In its 2019-20 fiscal year, the Oregon Wine Board of Directors granted $417,000 to researchers for nine projects with the potential to advance quality grape growing and winemaking in Oregon. The update below is part of a series to let you know about the status of these projects.

Dr. Michael C. Qian is a professor of wine and grape flavor chemistry at Oregon State University. He is a fellow of the American Chemical Society and a core member of Oregon Wine Research Institute. Dr. Qian’s research focuses on the flavor chemistry of grapes and wine, including identifying and quantifying important aroma or off-flavor compounds and understanding their metabolism during the process of winemaking and aging. He is a crucial player in vine to wine research and has prepared the update below.

Identification of Smoke Odorants by Gas Chromatography/Olfactometry and Assessment of Smoke Odorants in Grapes and Wine

Project objectives:
The long-term goal of this research is to investigate the complex conversion mechanisms of smoke compounds and develop a quantitative measurement to ensure grape and wine quality.

Specific objectives are to:

  • Identify and confirm the compounds that have a “smoky” aroma character by gas chromatography-olfactometry.
  • Develop reliable analytical protocols for analyzing smoke odorants in different wines.
  • Build a quantitative database for the smoke odorants in non-smoke affected wines and use the database to assess smoke-tainted wine.
  • Investigate the smoke odorant precursors in grapes and study how these precursors convert to smoke odorants during enology and the aging process.

Importance to the Oregon wine community:
With global warming and climate change, smoke taint has become a significant concern for the U.S. wine industry, particularly in Southern Oregon and California. Smoke taint is an off-aroma describing wine with smoky, medicinal, and ashy characters, and this unpleasant taint is caused by grapes or grapevines exposed to bushfire smoke before grape harvest.

It has been reported that during fires, smoke compounds can permeate the grape skins and bind with sugar molecules to form nonvolatile compounds. The bounded compounds can be broken down during the fermentation and aging processes, releasing undesirable aromas in wine. Although a large amount of research has been published on the volatile compounds that might be associated with smoke taint, such as volatile phenols, the actual root causes of smoke taint in wine have not been fully understood. This research will lead to the identification of the exact smoke compounds in wine, so their absorption and conversion by grapevines can be further investigated.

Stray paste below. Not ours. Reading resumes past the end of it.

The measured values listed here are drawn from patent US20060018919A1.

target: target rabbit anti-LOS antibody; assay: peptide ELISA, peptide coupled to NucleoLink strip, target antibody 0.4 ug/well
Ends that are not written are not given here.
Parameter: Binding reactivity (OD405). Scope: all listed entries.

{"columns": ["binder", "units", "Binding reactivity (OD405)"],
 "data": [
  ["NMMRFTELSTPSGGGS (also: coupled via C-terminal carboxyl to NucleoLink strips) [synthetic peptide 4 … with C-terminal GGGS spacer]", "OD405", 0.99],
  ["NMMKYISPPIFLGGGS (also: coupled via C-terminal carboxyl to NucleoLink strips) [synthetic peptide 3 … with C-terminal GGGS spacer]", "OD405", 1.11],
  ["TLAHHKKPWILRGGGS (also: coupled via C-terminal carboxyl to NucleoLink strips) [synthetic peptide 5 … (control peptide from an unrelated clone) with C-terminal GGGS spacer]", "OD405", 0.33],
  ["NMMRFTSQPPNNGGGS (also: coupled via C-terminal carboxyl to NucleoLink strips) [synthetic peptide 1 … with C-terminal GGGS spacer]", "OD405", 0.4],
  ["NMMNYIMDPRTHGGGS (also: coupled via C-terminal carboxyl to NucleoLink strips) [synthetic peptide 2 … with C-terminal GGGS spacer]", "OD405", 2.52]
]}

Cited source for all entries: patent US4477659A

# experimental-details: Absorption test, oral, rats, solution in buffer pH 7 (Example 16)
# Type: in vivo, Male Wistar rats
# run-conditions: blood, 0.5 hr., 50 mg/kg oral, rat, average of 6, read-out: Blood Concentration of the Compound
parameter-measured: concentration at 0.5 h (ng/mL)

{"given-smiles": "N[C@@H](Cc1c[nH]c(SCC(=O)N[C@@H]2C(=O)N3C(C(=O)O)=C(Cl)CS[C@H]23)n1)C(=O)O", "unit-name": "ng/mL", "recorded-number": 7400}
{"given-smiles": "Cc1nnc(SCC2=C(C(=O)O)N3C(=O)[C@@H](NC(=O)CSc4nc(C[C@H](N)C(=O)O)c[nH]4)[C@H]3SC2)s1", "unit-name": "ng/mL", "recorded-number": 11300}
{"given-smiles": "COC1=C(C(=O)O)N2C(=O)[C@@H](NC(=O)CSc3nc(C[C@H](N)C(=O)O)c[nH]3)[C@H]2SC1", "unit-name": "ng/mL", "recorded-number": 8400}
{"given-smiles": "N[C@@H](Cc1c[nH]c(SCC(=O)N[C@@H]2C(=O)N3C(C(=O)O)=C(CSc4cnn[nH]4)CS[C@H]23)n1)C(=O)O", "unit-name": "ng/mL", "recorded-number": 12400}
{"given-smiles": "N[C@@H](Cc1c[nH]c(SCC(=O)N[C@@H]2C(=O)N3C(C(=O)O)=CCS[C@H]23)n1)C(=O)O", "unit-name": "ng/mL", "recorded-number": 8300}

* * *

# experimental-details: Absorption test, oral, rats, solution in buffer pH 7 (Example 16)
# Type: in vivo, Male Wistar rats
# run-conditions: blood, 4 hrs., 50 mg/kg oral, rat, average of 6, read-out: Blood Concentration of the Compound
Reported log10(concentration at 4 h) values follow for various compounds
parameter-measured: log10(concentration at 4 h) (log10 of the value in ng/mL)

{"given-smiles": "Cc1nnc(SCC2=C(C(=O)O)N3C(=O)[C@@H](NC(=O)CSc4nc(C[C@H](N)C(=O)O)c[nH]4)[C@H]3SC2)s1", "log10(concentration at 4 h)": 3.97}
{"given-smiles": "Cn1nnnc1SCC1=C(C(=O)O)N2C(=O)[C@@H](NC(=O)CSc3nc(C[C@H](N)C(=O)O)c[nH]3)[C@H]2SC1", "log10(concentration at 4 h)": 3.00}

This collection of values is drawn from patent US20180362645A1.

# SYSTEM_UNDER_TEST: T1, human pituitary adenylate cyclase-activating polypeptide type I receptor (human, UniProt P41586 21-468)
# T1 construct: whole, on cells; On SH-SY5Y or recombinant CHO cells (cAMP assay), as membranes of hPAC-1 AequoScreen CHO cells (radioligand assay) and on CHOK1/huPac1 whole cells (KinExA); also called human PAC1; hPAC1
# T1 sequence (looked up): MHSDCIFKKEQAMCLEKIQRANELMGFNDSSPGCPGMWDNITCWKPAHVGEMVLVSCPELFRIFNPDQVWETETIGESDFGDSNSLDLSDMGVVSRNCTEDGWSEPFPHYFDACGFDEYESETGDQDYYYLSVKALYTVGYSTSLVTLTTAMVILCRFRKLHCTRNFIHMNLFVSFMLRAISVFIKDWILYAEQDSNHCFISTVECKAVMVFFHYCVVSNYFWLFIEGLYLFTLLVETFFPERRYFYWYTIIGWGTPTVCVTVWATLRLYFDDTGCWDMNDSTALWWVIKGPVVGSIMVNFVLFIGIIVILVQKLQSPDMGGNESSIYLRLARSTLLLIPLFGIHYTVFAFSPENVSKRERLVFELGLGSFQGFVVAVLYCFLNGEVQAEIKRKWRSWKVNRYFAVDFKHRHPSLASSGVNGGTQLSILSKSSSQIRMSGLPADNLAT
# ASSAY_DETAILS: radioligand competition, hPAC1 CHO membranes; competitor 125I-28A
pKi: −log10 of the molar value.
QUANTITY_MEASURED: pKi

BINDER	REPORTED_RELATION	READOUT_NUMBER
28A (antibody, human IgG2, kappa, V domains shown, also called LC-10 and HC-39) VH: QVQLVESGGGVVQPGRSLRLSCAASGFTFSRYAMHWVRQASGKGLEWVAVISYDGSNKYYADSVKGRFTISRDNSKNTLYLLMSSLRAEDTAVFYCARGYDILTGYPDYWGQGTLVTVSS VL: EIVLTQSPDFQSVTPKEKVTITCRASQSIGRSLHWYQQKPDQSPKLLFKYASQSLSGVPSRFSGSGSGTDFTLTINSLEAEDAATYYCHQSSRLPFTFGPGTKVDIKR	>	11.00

Progress so far:
Two smoked red wines resulting from the 2015 fires were donated from E&J Gallo Winery. Six cases of 2018 rosé wine made from Pinot noir grapes from Southern Oregon were included. In-house informal sensory evaluation showed that the smoked red wines have distinct smoky, ashy notes.

Two sensitive and reliable analytical methods were developed based on solid-phase microextraction-gas chromatography-mass spectrometry (GC-MS) and stir bar sorptive extraction–GC-MS with isotope dilution analysis. Both smoked wines and normal wines were analyzed, and the results showed that the concentrations of some suspected smoky volatile phenols (4-methylguaiacol, 4-ethylguaiacol, and 4-ethylphenol) were similar in the smoked wines and the normal wines, suggesting they were not the culprit for smoked wines.

Although the concentrations of a few other phenolic compounds were higher in the smoked wines than that of the normal wine, their levels are below sensory detection thresholds. The data suggested that synergistic effects and aroma interaction could cause smoky aroma, or some other compounds might be involved in the smoke taint.

Next steps:
Ongoing research is working to isolate the smoke compounds from wine and analyze them using gas chromatography/olfactometry-mass spectrometry, e.g., using an instrument and human nose to sniff out the smoke-contributing compounds.